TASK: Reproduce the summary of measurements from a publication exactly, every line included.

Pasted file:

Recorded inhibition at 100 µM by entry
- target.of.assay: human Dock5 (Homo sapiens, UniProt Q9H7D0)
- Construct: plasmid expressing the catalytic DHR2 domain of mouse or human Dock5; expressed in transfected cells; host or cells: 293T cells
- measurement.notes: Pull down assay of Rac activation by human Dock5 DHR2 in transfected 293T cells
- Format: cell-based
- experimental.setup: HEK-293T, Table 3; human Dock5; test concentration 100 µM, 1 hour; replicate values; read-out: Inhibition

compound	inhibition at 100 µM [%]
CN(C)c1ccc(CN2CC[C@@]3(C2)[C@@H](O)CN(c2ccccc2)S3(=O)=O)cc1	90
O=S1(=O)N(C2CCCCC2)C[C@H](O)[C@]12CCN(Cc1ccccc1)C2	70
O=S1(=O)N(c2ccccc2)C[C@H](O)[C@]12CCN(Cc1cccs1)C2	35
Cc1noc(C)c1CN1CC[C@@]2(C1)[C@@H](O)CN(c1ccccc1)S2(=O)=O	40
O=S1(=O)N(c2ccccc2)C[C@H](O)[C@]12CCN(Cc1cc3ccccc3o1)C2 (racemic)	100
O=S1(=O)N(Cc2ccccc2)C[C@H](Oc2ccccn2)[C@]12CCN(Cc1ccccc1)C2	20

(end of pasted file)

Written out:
Recorded inhibition at 100 µM by entry
- target.of.assay: human Dock5 (Homo sapiens, UniProt Q9H7D0)
- Construct: plasmid expressing the catalytic DHR2 domain of mouse or human Dock5; expressed in transfected cells; host or cells: 293T cells
- measurement.notes: Pull down assay of Rac activation by human Dock5 DHR2 in transfected 293T cells
- Format: cell-based
- experimental.setup: HEK-293T, Table 3; human Dock5; test concentration 100 µM, 1 hour; replicate values; read-out: Inhibition

compound	inhibition at 100 µM [%]
CN(C)c1ccc(CN2CC[C@@]3(C2)[C@@H](O)CN(c2ccccc2)S3(=O)=O)cc1	90
O=S1(=O)N(C2CCCCC2)C[C@H](O)[C@]12CCN(Cc1ccccc1)C2	70
O=S1(=O)N(c2ccccc2)C[C@H](O)[C@]12CCN(Cc1cccs1)C2	35
Cc1noc(C)c1CN1CC[C@@]2(C1)[C@@H](O)CN(c1ccccc1)S2(=O)=O	40
O=S1(=O)N(c2ccccc2)C[C@H](O)[C@]12CCN(Cc1cc3ccccc3o1)C2 (racemic)	100
O=S1(=O)N(Cc2ccccc2)C[C@H](Oc2ccccn2)[C@]12CCN(Cc1ccccc1)C2	20